Friday's flirtation with a perfect game earned Drew Smyly an amount of press far exceeding what he's used to. We got a good breakdown of the unusual shape of Smyly's curve from MLB.com Cubs beat writer Jordan Bastian, for instance. We can go a bit farther, by adding this: no pitcher in baseball gets more armside movement on their curveball than Smyly.
Devin Williams's screwball (which some, erroneously, call a changeup) would be an exception to that, of course, but Williams helps illustrate what makes Smyly so unique. Whereas Williams turns his hand over hard and creates what is essentially a high-spin breaking ball that moves the opposite of the usual direction, Smyly throws a true and fairly simple knuckle curve. The way he does so, though, leads to something more like the tumble of a changeup than the bite of an average curveball. That allows the ball to fade like a changeup. The spin direction of the pitch is almost perfectly downward, but the seam orientation carries it to his arm side, away from right-handed batters.
You can see a little bit of what leads to all that in this video, but pay attention to the fastball grip Smyly uses, too.
That grip helps explain the other mystery of Smyly's pitch mix. Nominally, he has a sinker. That's how all the major pitch-classification systems label his fastball. As Smyly says in the video, though, his heat rises. The seam orientation does make it, technically, a two-seam fastball. Because he grips the pitch across the seams, though, he's able to create pure backspin out of the hand on it. That results in movement that's nothing like a sinker.
If we count Smyly's fastball as a sinker, it has the least run and the most rising action in the league, except for Josh Hader. If, however, we treat it as a four-seamer, it's almost perfectly average in both dimensions of movement. Most of all, because the pitch moves like a four-seamer but gives the hitter just two seams to read visually, it's deceptive, That's the same principle that makes his curve so unusual. What hitters see and how the pitch behaves don't match.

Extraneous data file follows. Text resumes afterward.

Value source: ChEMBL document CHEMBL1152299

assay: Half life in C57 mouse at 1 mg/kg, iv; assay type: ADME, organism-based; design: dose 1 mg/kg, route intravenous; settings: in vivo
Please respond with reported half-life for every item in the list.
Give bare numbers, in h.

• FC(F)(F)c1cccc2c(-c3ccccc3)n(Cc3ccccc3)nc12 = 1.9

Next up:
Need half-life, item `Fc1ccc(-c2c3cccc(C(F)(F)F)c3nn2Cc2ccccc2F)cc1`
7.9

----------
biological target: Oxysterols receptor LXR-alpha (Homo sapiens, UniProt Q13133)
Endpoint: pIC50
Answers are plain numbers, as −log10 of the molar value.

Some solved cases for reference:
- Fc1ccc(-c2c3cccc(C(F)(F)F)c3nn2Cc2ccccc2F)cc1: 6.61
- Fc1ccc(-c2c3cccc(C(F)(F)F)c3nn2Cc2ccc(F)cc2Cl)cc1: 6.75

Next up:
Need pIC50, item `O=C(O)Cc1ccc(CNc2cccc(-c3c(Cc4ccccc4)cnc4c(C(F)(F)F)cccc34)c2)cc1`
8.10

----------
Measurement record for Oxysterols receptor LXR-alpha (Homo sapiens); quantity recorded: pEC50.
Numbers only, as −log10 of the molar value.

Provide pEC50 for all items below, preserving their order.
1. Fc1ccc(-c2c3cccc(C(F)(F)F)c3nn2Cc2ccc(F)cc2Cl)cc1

That's incredible, because it seems to take advantage of the very things that make the modern game harder than the version played 20 years ago or so. Hitters have tools they never had in the past, to train their eyes and interpret the data flying at them alongside and on the baseball. They see and read the seams. They need that information to be trustworthy, in order to hit at their best. Smyly's offerings violate that trust. That dynamic has not only helped him generate whiffs, but made opponents' swings more tentative--leading to a lot of weak contact.
Without the complication of having faced the same opponent less than a week ago, it seems likely that Smyly will also bust out his cutter at least a handful of times--unlike last week, when he assiduously avoided everything but the fastball and curve. Presumably, too, he will have something less than the perfect command of those main two pitches he demonstrated last time.
Movement and deception are on Smyly's side. He doesn't rely on sheer power. The last remaining variable for him is location. Again, he's unlikely ever to replicate the nearly perfect control he had last week, when he was able to attack all four quadrants of the zone with his fastball and could use his curve both to steal strikes in the zone and to induce whiffs. That's fine. The Cubs just need him to be a consistent fourth starter. Already, with good health and a mature knowledge of his own stuff, he's been that kind of pitcher.
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